SLDR S Fairway Wood

Andy Roberts's picture
Andy Roberts
Wed, 5 Nov 2014
SLDR S Fairway Wood

Need To Know

Our score:
PRICE: £189.00 YEAR: from 2014

TaylorMade says its SLDR S fairway woods offer a tremendous combination of distance and ease of launch, providing distance for all, regardless of clubhead speed.

The Speed Pocket allows TaylorMade engineers to make the face shallower while still maintaining the same high speed as SLDR fairways and Rescues.

SLDR S 3-wood’s face is shallower than the SLDR, lowering the CG in lower in relation to the center of the face to make it easier to launch the ball on a high angle. The benefit is a ball high, long-carrying flight that descends on a steep angle for quick, controlled landings.


Appears very similar to the original SLDR fairway wood but features a reversed satin silver crown and black face and sole colour scheme. We noted a shallower looking face than before which makes it easier to launch and work the ball. The silver appearance also makes it appear slightly larger in size. TaylorMade logo in the middle aids suitable alignment, as does the black button back on the right of the crown. No glare from the sun, another positive.


Two testers didn't think the club sat right at address or feel quite right through the strike. Feedback on mis-hits is adequate but without noticeable twisting of the clubhead. A relatively quiet sound off the face for a TaylorMade metalwood. One tester thought it felt a little shorter than standard in length, while all agreed it felt a tad too light in the hands.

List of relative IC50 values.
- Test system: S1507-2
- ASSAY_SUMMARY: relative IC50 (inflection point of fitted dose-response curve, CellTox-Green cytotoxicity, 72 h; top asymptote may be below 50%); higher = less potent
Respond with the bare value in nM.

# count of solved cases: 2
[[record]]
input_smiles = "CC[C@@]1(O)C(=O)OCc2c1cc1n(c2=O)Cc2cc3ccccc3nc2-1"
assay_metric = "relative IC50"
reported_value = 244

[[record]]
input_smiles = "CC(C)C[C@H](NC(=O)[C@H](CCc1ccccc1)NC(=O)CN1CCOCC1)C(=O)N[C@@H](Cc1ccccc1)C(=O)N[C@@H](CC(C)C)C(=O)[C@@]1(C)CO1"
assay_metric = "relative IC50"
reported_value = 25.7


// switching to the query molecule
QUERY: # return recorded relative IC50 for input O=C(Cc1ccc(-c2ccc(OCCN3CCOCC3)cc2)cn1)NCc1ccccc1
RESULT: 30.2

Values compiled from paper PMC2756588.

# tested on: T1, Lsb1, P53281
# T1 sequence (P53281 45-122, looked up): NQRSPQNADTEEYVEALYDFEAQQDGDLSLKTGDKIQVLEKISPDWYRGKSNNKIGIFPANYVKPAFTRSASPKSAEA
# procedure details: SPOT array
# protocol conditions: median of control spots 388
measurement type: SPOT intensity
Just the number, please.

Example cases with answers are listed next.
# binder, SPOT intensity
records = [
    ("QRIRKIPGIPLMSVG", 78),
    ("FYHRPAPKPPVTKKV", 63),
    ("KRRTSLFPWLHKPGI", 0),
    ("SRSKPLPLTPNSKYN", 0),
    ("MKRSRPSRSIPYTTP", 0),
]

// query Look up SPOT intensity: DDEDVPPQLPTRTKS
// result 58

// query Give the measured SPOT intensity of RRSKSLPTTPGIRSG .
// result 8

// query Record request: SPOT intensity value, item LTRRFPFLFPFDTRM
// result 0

A forgiving fairway wood with high launch and low spin characteristics thanks to the low, forward CG on offer, and decent carry numbers but by no means the longest. Easy to hit and get airborne. Lack of adjustability could potentially put some interested punters off.


A decent offering from TaylorMade and good value for money if you can work with the light standard shaft and lighter clubhead. Very much light feeling overall, similar to the Callaway Big Bertha V Series we tested earlier, but not quite as controllable. Although a solid performer when putting a good swing on it, and also particularly accurate, feel costs it somewhat in the overall scheme of things.

Click this link to see how the SLDR S performed in our 2014 Fairway Woods Test

first look